Jessica Beth Savitch (February 1, 1947 – October 23, 1983) was an American television news presenter and correspondent, best known for being the weekend anchor of NBC Nightly News and daily presenter of NBC News updates during the late 1970s and early 1980s.
Savitch was one of the first women to anchor an evening network news broadcast alone, following in the footsteps of Marlene Sanders of ABC News and Catherine Mackin of NBC News.
She also hosted PBS's public affairs documentary program Frontline from its January 1983 debut until her death in an automobile accident later that year.Shortly before her death in October 1983, Savitch also became known for her live broadcast of a short NBC News update in which her delivery was erratic and she appeared to be under the influence of drugs or alcohol.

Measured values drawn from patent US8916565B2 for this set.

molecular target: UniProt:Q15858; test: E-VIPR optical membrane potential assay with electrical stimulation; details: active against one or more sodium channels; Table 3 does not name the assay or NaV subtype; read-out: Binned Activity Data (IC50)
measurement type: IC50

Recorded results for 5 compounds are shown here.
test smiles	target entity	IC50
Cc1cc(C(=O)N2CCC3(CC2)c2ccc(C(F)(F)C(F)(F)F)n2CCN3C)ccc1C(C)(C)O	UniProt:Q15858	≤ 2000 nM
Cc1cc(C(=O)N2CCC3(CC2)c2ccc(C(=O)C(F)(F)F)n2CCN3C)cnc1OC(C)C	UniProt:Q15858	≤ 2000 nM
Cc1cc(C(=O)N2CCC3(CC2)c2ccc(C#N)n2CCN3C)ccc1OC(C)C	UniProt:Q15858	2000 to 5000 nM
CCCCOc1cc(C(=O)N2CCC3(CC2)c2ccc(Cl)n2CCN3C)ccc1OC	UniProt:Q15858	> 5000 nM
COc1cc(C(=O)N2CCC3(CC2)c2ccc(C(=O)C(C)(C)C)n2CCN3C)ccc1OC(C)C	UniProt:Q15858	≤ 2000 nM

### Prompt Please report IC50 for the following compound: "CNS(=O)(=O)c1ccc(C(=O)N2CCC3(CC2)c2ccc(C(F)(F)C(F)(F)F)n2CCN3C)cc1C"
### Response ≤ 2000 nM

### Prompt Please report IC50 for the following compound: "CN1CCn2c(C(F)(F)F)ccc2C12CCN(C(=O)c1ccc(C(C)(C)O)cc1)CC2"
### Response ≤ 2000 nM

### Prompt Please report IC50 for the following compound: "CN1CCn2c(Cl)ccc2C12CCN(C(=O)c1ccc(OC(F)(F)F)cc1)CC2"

The incident caused widespread speculation that she was abusing drugs.
She died three weeks later by drowning when a car in which she was a passenger accidentally drove into a canal during a heavy rainstorm.
No drugs and very little alcohol were present in her system at the time of her death.
Savitch was renowned for her audience appeal and her skills as an on-camera news reader, although she drew criticism for her relative lack of news reporting experience.
Prior to joining NBC News, she was a popular local anchorwoman in Philadelphia, and before that, while working at a Houston television station, she was the first female news anchor in the South.
Posthumously she became the subject of two biographies and a television film, Almost Golden: The Jessica Savitch Story, as well as television documentaries.
The 1996 feature film Up Close and Personal starring Michelle Pfeiffer and Robert Redford was very loosely based on her life, with many details changed in order to produce a film more upbeat than Savitch's troubled personal life.
Her experiences as a pioneer female news anchor also helped inspire Will Ferrell to make the 2004 film Anchorman: The Legend of Ron Burgundy.